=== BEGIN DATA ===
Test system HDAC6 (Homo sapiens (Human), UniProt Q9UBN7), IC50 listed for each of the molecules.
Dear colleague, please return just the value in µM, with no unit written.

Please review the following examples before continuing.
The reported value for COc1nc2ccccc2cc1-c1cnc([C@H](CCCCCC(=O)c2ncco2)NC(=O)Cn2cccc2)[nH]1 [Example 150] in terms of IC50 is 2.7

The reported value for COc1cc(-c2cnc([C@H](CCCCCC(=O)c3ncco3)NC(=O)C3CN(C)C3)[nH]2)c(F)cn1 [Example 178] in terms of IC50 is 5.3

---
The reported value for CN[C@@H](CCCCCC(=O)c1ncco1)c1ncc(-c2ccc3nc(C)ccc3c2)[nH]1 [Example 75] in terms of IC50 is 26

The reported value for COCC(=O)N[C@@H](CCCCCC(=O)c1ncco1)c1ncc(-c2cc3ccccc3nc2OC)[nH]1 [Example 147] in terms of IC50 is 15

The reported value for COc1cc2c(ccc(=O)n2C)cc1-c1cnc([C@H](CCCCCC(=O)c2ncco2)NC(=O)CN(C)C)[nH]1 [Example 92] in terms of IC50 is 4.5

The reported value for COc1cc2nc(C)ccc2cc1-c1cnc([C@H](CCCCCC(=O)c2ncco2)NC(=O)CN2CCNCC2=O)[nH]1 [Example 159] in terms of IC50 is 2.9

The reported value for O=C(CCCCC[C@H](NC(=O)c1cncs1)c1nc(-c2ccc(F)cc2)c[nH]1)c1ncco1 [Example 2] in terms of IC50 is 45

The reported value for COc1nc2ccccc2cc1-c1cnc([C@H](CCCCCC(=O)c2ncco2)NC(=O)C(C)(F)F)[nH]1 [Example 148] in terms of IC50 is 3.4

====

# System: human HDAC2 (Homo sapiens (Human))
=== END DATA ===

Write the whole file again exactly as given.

Test system HDAC6 (Homo sapiens (Human), UniProt Q9UBN7), IC50 listed for each of the molecules.
Dear colleague, please return just the value in µM, with no unit written.

Please review the following examples before continuing.
The reported value for COc1nc2ccccc2cc1-c1cnc([C@H](CCCCCC(=O)c2ncco2)NC(=O)Cn2cccc2)[nH]1 [Example 150] in terms of IC50 is 2.7

The reported value for COc1cc(-c2cnc([C@H](CCCCCC(=O)c3ncco3)NC(=O)C3CN(C)C3)[nH]2)c(F)cn1 [Example 178] in terms of IC50 is 5.3

---
The reported value for CN[C@@H](CCCCCC(=O)c1ncco1)c1ncc(-c2ccc3nc(C)ccc3c2)[nH]1 [Example 75] in terms of IC50 is 26

The reported value for COCC(=O)N[C@@H](CCCCCC(=O)c1ncco1)c1ncc(-c2cc3ccccc3nc2OC)[nH]1 [Example 147] in terms of IC50 is 15

The reported value for COc1cc2c(ccc(=O)n2C)cc1-c1cnc([C@H](CCCCCC(=O)c2ncco2)NC(=O)CN(C)C)[nH]1 [Example 92] in terms of IC50 is 4.5

The reported value for COc1cc2nc(C)ccc2cc1-c1cnc([C@H](CCCCCC(=O)c2ncco2)NC(=O)CN2CCNCC2=O)[nH]1 [Example 159] in terms of IC50 is 2.9

The reported value for O=C(CCCCC[C@H](NC(=O)c1cncs1)c1nc(-c2ccc(F)cc2)c[nH]1)c1ncco1 [Example 2] in terms of IC50 is 45

The reported value for COc1nc2ccccc2cc1-c1cnc([C@H](CCCCCC(=O)c2ncco2)NC(=O)C(C)(F)F)[nH]1 [Example 148] in terms of IC50 is 3.4

====

# System: human HDAC2 (Homo sapiens (Human))